>< '0. 2-
.8 2E
E .fi
8. I o
E 1.5 -6
o 50 100 160 200 Intensity
Intensity (AID counts)
)( 2.15
o ...J
-t 2.5 ><
'a. '0
~a 2
o 1.5 E
-6 .<:
8' I ...J
The vignetting and quantum efficiency correction do not greatly improve the image quality, as can be seen by comparing histograms (b) and (c) of Figure 8. We have found empirically that our star center-finding results are sensitive to the background correction, but not to the vignetting and quantum efficiency correc- tion. Most of the image processing is done on images that have only been corrected for background light.
4.3. Image Analysis
Finding 8tars
Once we have a "cleaned" image to work with, the next step of the analysis is to find all of the stars in the field. We only want stars bright enough to use as fiducial background stars for measuring the position of the Search List star; the brightness cutoff thus depends on the position accuracy for a given stellar bright- ness. A typical stellar image covers 4-5 pixels, with our 2.4 arcsec/pixel plates- cale. We can find the position of this image using the number of photoelectrons,
8 1 and 8 2 , in the brightest two pixels in a given dimension. The x-coordinate position of the star is given by a function x = f(r), where r = 8 1/82 is the ratio of the brightest pixel counts, and the function f(r) can be exactly calculated for any image point-spread-function (PSF). The accuracy of the location measure- ment is
where we have used the signal-to-noise ratios Sr/N1 and S21N2 to calculate the error (jr of the ratio r. King (1983) has shown numerically for a Gaussian PSF with an RMS width of -1 pixel that af lar :::: 1 pixel. To first approximation, we use the signal-to-noise ratio SiN of a typical pixel near the peak of a star (SIN =SllNl ::::::: s21N2 and r::::::: 1) and thus estimate the uncertainty of the star location to be (jx ::::::: NIS pixels.
If we only want fiducial stars that are better than 0.2 pixels, we must then look for stars with an intensity of S = 5N counts above background. From the width of the gaussian in Figure 8(b), we know that the background noise is Nb ::::::: g AID counts::::::: 250 electrons, while the signal poisson noise is VS. We have then
(9) Solving for S, we find we are looking for stars with a brightness of S ::::::: 1250 elec-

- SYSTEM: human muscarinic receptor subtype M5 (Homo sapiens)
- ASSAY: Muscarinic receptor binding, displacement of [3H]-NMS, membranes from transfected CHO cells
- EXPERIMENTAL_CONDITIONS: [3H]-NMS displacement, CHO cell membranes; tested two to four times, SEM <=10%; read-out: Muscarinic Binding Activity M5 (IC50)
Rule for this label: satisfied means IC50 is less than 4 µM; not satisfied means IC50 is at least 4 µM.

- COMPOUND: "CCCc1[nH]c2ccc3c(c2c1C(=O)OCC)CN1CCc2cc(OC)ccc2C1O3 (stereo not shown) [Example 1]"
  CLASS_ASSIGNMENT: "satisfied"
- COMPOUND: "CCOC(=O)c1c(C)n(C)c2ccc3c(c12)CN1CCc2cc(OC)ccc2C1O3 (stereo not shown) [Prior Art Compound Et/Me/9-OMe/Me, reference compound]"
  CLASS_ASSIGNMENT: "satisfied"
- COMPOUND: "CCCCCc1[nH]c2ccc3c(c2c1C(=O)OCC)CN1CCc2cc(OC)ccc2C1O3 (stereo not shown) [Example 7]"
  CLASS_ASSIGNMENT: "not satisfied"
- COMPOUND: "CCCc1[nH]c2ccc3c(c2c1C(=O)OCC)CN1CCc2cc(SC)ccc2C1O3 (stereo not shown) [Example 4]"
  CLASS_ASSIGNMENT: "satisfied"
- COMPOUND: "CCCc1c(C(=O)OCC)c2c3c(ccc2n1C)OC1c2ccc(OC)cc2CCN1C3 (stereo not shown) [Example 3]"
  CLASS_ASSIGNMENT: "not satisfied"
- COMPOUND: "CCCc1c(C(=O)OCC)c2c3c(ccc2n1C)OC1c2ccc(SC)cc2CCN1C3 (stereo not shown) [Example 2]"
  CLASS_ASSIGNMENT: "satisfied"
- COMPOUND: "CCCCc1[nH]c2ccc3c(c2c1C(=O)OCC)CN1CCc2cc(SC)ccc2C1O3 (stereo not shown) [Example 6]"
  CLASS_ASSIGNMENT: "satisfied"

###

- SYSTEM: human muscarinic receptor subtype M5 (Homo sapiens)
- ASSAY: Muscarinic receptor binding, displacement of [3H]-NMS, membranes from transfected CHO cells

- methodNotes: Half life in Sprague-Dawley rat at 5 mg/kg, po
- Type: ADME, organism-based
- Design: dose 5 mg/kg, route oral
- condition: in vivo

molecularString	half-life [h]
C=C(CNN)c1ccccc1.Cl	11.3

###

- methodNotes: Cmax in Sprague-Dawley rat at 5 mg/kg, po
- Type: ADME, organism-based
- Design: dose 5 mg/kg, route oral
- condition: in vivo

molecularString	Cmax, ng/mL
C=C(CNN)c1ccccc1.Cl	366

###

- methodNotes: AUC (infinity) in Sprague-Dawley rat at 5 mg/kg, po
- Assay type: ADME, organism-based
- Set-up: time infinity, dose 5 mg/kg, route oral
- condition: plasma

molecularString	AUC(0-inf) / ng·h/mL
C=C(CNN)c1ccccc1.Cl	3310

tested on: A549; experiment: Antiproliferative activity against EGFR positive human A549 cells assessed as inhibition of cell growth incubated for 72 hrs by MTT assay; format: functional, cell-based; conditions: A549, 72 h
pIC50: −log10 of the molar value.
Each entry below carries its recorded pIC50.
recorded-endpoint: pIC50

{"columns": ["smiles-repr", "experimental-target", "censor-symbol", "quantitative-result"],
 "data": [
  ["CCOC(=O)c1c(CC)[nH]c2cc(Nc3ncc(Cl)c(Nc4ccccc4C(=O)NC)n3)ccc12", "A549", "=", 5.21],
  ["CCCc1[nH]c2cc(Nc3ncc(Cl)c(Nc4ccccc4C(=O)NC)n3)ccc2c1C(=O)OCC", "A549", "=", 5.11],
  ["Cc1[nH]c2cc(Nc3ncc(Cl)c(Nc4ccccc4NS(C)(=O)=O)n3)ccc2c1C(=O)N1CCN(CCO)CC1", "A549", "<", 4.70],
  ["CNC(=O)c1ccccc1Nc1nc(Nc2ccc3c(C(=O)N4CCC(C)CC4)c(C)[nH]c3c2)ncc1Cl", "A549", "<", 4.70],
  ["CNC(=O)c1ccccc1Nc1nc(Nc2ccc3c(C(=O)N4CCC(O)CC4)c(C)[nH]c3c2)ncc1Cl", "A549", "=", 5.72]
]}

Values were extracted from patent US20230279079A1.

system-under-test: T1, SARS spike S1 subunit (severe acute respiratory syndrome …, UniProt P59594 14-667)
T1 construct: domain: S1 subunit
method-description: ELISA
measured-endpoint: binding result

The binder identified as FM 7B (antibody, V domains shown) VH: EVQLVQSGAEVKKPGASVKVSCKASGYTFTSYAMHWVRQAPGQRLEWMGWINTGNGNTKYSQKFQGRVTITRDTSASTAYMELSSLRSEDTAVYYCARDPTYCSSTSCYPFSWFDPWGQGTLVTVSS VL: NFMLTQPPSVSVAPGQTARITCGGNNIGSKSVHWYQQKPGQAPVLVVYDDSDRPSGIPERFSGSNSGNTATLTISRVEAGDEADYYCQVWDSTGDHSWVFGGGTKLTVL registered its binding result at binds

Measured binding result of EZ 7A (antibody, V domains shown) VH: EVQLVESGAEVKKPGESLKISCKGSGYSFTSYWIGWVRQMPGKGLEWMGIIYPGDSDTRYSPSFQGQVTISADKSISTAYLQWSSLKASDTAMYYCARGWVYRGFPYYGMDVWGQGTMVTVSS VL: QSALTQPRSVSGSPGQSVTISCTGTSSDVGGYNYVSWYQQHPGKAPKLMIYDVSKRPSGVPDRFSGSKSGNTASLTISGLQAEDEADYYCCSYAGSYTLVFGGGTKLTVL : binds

trons ::::::: 45 AID counts above background.
In finding and measuring the stars, we cannot assume that the background sky level is flat and uniform. The cleaning corrections are not perfect, clouds and haze may intrude, and an occasional cosmic ray may have gone through the CCD during the observation, filling a pixel or two with charge. We therefore
specifically search for star-shaped peaks 45 counts above the local background. We use an algorithm due to Stetson (1986). First the image is convolved with a two-dimensional function based on a gaussian of width matching the seeing for the night of observation. A constant is subtracted from the gaussian such that the integral under the convolution function is zero. Thus the convolution output is insensitive to changes in the local background. Surprisingly, it is also possible to normalize the convolution function so that the value of any point in the con- volved image is equal to the amplitude of the gaussian that best fits the nearby pixels. We will use this gaussian amplitude, Agau88' as the measure of a star's brightness throughout the following.
Vv'e scan the convolved image for values of Agau88 > 45 counts. When a pos- sible star is found, two more tests screen its roundness and width before it is added to the list of confirmed stars. Stars with a roundness of I R I > 1.0 or a width differing from the seeing by more than a factor of two are rejected.
We have found that an iterative first-moment calculation gives a robust measure of the location of a star. First moments are, however, sensitive to the choice of background level, so we must first calculate a value for the local back- ground around the star. We look at the pixels around the perimeter of a 7X7 box centered on the star's peak. For a gaussian of full width 2.4 pixels, this is in the region where the tail of the star is lost in the background. The analysis program